A West High School student won first place in the girls' division of the twenty-third annual Governor Shafroth Prize in Extemporaneous Speaking competition at East High Schooi on Friday, January 8. Yvonne Tricarico, senior, spoke. on "What Can Be Done to Heal the Wounds As ct Result of the Congo Massacre?" Yvonne has been a speech student and a member of the Cowboy debate team for three years.
The? competition was established in 1921 by John F. Shafroth, a former governor and congressman from Colorado. Governor Shafroth set up a grant for the best extemporaneous speakers from the Denver Public Schools.
West High School's winter sports are in full swing, with basketball, wrestling and swimming teams competing for first place in the city.
Friday night, January 8, West's wrestlers defeated Manual 38-10 in the Manual gym.
However, the Cowboys suffered a setback later. that evening when the. North- High basketball team defeated West's crig-ers 55-50 in the North gym.
Saturday night, January 9, ushered in the West matmen's first defeat- of the. segson as the Bear Creek grapplers. tumbled over the Cowboys for a 26-23 victory.
"Friday, January 15, West wrestled Abraham Lincoln at 4 p. m. in the West gym, followed by a basketball game between the Cowboys and the East Angels which was won by East 61-55. The swimming team also contested against Manual at 4 in the North pool.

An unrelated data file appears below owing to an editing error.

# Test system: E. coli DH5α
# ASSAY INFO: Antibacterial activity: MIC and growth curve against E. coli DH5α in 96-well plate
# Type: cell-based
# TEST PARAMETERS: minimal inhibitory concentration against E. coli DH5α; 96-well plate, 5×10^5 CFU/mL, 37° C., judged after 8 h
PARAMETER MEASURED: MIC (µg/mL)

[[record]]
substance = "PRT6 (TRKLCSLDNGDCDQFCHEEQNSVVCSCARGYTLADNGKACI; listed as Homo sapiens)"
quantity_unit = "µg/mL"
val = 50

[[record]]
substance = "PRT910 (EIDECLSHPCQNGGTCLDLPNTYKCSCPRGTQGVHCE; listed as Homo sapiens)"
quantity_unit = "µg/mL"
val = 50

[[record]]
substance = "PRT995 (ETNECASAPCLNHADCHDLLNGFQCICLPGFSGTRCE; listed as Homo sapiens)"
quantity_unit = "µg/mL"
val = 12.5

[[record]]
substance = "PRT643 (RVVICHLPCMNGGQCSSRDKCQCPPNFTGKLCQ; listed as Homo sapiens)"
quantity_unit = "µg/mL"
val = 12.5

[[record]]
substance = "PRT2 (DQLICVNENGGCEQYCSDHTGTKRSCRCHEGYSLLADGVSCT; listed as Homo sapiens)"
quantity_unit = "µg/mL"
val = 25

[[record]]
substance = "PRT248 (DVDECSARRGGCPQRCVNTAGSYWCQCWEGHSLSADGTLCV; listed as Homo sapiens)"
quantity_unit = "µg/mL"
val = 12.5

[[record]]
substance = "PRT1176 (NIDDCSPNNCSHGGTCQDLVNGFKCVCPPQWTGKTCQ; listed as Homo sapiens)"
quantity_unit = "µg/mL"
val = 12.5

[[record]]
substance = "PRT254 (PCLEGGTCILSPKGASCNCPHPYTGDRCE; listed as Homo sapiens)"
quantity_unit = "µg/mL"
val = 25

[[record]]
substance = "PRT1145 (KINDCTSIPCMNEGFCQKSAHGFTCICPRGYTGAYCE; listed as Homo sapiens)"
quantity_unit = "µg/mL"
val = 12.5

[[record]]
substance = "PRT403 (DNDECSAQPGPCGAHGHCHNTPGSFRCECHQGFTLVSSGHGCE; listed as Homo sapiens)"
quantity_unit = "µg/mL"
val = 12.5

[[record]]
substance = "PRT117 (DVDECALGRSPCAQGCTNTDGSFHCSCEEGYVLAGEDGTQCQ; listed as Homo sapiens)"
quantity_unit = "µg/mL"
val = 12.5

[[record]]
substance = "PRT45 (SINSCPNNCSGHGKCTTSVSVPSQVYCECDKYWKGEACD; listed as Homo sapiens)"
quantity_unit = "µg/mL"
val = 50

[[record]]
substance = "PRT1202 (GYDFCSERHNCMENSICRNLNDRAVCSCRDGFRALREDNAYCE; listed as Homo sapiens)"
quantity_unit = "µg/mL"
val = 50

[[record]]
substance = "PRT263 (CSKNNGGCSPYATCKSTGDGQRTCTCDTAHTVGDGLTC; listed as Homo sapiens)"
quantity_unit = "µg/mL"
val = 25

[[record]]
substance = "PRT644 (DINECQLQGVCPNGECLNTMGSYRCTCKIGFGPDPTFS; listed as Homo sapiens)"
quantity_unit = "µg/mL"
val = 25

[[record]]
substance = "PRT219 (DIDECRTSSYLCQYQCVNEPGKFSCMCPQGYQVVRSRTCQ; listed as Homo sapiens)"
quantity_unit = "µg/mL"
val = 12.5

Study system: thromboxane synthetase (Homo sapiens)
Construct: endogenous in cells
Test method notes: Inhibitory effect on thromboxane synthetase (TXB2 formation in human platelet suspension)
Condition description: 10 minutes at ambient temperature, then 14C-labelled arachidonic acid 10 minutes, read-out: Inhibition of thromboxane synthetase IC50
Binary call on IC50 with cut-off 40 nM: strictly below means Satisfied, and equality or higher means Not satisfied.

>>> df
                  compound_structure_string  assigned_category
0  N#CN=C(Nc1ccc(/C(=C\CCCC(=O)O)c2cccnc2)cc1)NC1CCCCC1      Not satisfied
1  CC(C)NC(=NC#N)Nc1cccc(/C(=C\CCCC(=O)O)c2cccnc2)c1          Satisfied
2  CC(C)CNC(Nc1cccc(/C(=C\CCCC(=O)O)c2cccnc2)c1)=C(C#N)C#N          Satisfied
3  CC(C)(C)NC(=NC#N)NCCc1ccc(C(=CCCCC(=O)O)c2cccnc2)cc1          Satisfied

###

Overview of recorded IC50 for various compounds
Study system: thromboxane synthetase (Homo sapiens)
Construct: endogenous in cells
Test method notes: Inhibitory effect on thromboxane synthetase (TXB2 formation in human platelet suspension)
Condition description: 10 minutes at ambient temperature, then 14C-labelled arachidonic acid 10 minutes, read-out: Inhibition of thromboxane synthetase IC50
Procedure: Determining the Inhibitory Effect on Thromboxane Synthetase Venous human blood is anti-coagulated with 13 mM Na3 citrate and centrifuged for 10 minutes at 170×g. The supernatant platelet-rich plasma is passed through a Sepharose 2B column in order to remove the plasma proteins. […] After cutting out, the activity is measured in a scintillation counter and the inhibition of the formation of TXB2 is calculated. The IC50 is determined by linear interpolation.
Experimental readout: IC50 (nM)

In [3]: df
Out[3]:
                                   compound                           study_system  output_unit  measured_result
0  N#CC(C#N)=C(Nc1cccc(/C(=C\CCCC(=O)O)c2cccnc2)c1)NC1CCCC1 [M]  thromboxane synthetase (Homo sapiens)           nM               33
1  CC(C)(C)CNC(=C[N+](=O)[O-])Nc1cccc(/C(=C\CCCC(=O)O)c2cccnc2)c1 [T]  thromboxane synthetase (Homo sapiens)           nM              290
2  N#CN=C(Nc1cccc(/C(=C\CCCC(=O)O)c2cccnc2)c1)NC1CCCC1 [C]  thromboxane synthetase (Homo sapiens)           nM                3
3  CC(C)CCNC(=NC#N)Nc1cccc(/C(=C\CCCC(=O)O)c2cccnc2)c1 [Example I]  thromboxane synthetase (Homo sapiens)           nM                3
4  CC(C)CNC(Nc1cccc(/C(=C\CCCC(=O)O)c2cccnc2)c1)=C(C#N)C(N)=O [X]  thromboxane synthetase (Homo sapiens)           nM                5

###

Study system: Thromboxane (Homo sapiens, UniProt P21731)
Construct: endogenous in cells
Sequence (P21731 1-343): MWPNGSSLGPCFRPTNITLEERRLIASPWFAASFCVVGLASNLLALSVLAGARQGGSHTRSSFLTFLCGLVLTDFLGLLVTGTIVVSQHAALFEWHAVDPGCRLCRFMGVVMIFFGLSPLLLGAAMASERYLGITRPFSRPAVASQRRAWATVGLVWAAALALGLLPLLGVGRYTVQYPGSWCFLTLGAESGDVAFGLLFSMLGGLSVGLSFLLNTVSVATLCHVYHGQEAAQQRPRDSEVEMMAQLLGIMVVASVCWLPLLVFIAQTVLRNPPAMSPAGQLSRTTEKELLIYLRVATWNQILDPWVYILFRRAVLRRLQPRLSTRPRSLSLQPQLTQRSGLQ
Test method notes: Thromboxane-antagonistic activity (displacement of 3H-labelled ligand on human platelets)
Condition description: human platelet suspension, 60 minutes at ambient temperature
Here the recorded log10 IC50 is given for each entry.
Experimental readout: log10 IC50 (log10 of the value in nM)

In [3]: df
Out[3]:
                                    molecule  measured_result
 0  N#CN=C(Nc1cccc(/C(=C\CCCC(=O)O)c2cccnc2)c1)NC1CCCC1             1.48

Members of the Cowboys basketball team are: Rick Schrah, Jim Jackson, Richard Jones, Darrell Mclntire, Tom Martinez, Ed Gallegos and Jim Simms, seniors, and Clydel
Medluck, junior.^ S.
West's grapplers and their weight classes are Allen Sprouse (95), Joe Sandoval (103), Harry Padron (112), Larry Polich (120), Dan Sprouse (127), Joe Polich (133), Gil Garcia (138), Mike Torrez (145), Tony Romero (154), Ben Gonzales (165), Garold Person (180), and Ben Duran (heavyweight).
The Cowboy swim team consists of Hal Pierson, 100 yard butterfly; Dick Sanders, 200 yard medley; Lee Swanson, Roger Suekama, and Jim Nush-ey, breast stroke; Chuck Davis and Chuck Smith, back stroke;. Bill Beckman, Herb Bealmear, Frank Rowden, Mark Piccone, Leo Griffin, Tony Sanchez and Leroy Trujillo, freestyle; arid Larry Sisneros, diving.
Mrs. L. C. Rogers of. 1311 Li-pan Street had a wonderful Christmas with her daughter and family from Minneapolis, Minnesota.
Mr. and Mrs. Henry Schoen-borg of 1248 Lipari Street went to Colorado Springs for the Christmas holidays.' They visited Mrs- Schoenborg's brother.
Mrs. Peter Chavez of 1109 West 13th Avenue went to visit her mother in Trinidad.
Mr. and Mrs. Adolph Pacheco of 1253 Lipan Street spent Christmas with their daughter, and family, Mr. and Mrs. Luby of 4236 Raritan Street-
A fire broke out Sunday night in an unoccupied house belonging to Mr. and Mrs. Frank "Junior" Deleon at 1267 Lipan Street. The' fire did considerable damage to the property.
Dinner was served for 12 guests on Christmas Eve at the home of Mr. and Mrs. Leslie J. Kalcmquin of; 1423 Lipan Street All had a wonderful time.